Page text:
• FWX March qtr  -1.6% (72.2pts)
  • FWX y-o-y change  0.9% (72.2pts)
  • Total timeframe to Gender Equality  59
  • Timeframe to Equality on Employment  28 years
  • Timeframe to Equality on Underemployment  15.5 years
  • Timeframe to Equality on Gender Pay Gap  22 years
  • Timeframe to Equality on Unpaid Work  59 years
  • Timeframe to Equality for Women On Boards  6.5 years
  • Timeframe to Equality on Superannuation  19 years
  • Gender Pay Gap 2021  13.9%
  • Gender Pay Gap sub-index 2021  (86pts)
  • Employment sub-index 2021  1.2pts (72pts)
  • Superannuation sub-index  5.4pts (74.6pts)
  • Gender Gap Superannuation  25%
  • Underemployment Rate sub-index  -8.1pts (74.6pts)
  • Education sub-index  92pts
  • ASX 200 Women On Boards sub-index  69pts
  • ASX 200 Women On Boards  34.5%
  • Unpaid Work sub-index  67pts

Flexible working hours a farce for Aussie dads

November 5, 2021

Workplace culture and masculine norms are stopping Aussie Dads from asking for flexible work, including paid parental leave, new research has found.

According to University of South Australia researcher, Dr Ashlee Borgkvist says the low uptake of formal flexible working arrangements by dads is primarily due to a perceived, and quite often objective, lack of support from workplace managers and colleagues alike.

“Workplace flexibility is typically accepted as an option for mothers, but when it comes to dads, flexibility is unlikely to be as readily accepted – and in some cases not even considered,” says Dr Borgkvist.

In Australia, only 2% of organisations have set targets to improve men’s participation in flexible work.

And while COVID-19 provided an opportunity for businesses to trial flexible work, few organisations appear ready to adopt this in the longer term, opting to ‘return to normal’ once working from home was no longer required due to lockdowns. Check out the Economic Equality Pact 2030 for what your organisation could be doing to close gender gaps on flexible work.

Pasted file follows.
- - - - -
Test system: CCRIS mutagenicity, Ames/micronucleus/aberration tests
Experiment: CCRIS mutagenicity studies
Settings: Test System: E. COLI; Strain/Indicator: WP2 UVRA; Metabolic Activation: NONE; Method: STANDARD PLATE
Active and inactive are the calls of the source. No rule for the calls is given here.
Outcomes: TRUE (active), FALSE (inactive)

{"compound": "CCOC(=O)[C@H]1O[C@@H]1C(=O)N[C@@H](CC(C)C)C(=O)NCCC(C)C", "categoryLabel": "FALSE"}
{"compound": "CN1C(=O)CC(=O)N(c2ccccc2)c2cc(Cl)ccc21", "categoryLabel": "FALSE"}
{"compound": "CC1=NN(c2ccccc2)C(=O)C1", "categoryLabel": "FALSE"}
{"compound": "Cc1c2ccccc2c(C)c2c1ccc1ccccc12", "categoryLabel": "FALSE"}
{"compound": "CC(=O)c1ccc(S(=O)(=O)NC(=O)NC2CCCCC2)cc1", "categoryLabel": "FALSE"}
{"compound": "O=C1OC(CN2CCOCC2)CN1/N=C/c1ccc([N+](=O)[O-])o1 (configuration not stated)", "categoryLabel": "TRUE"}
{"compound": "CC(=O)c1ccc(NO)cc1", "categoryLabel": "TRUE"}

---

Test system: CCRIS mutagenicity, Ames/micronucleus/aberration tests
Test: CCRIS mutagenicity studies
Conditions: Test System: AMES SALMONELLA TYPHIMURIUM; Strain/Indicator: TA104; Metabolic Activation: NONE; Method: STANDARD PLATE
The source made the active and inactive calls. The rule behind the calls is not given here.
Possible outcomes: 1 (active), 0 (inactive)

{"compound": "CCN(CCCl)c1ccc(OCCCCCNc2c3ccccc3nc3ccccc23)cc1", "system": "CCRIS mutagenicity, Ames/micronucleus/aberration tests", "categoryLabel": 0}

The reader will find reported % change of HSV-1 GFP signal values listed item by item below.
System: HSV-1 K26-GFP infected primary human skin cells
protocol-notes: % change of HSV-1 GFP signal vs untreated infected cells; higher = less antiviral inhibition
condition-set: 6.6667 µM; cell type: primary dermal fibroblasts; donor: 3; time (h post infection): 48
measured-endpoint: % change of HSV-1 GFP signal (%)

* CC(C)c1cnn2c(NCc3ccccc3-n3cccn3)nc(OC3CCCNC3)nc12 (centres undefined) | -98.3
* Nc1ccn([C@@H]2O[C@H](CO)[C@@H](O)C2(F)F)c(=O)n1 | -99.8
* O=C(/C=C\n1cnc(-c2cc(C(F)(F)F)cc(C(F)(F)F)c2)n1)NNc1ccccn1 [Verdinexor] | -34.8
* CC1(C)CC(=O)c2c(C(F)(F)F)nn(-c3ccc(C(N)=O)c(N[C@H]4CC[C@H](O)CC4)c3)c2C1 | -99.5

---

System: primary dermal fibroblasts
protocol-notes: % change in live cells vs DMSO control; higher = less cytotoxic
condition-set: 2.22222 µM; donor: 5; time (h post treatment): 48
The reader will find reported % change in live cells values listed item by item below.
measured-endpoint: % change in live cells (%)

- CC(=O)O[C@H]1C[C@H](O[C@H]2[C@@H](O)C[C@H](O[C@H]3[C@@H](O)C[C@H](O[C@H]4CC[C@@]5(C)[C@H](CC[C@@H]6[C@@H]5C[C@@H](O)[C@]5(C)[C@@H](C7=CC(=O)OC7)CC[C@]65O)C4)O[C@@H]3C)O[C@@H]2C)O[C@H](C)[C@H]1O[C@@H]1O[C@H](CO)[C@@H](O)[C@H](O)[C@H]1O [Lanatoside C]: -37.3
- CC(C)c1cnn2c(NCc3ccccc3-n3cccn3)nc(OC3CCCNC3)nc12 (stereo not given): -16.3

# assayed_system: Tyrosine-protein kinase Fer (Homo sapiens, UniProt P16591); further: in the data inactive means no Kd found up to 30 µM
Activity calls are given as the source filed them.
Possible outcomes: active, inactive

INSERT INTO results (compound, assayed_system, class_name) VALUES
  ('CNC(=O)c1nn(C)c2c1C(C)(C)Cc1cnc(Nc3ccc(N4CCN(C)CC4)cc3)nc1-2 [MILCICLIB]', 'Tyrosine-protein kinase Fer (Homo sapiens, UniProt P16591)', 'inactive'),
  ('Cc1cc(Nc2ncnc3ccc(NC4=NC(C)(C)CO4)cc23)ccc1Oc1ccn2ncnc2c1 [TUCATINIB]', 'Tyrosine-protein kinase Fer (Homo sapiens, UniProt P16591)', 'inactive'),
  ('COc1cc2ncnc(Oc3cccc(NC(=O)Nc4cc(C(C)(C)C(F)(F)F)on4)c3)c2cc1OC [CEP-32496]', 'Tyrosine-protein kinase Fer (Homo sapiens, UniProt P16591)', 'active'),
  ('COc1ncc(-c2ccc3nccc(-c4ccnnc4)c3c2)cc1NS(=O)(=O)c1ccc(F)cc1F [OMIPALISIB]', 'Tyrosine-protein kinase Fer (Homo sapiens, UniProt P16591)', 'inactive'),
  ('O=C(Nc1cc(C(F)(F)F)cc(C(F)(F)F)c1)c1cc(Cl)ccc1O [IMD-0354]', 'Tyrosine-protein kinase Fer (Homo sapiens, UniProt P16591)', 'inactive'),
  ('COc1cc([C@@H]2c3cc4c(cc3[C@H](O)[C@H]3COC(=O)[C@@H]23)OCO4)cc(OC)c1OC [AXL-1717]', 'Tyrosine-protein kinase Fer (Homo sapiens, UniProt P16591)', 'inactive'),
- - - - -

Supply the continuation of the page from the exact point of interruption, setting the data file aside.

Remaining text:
“Workplace and societal norms play a big role in the lack of flexibility for dads, with many men feeling pressure to conform to stereotypical concepts of the male ‘breadwinner’ – they’re applauded for earning the dollars to support their family but frowned upon if they consider flexibility to do the same.

“Concerningly, many new fathers feel they need to prove their commitment to the job by purposely avoiding flexibility, or in some instances, taking on more hours when they become a new father. They may also take on more hours because they are feeling financial pressures.”

Involving fathers early on in a child’s life has been found to create a bond which means they are more likely to maintain these connections throughout the child’s life. In turn, this involved fathering can have positive outcomes for that child’s future.

Dr Borgkvist says that while Australia’s national Paid Parental Leave scheme is gender neutral and so can be used by mums or dads, the stigma of asking for flexibility, along with the need for mothers to utilise the whole Paid Parental Leave period, is limiting it’s uptake by dads.

This can have a flow on effect where dads don’t feel like they should be using flexibility as their children grow either.

“Some fathers are trying to be more flexible – say, for example, by coming into work late after dropping the kids at school – but they’re also very aware of the need to visibly minimise their time away from paid work. Of course, this can depend on the workplace, but even where workplaces have flexibility policies there is often an unspoken, or cultural, discouragement of dads taking time away from work for family reasons,” Dr Borgkvist says.

“So, while the desire and need for flexible work hours is there, it’s being squashed by restrictive workplace cultures. As you can imagine, these ideas around flexible work also have impacts for how women who use flexibility are perceived within workplaces.”

“To initiate change in relation to dad’s use of flexibility, and parental leave in particular, cultural change is vital. But this can only be achieved when we have strong social policies supported by business practice,” Dr Borgkvist says.

“Evidence shows that when fathers are provided with well-compensated, targeted and extended parental leave, they are very likely to take it.

“Australia is very conservative when it comes to fathers and parental leave. Only when governments and businesses can commit to tangible and practical change will we see flexibility become a real option for Aussie dads.”


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November 5, 2021
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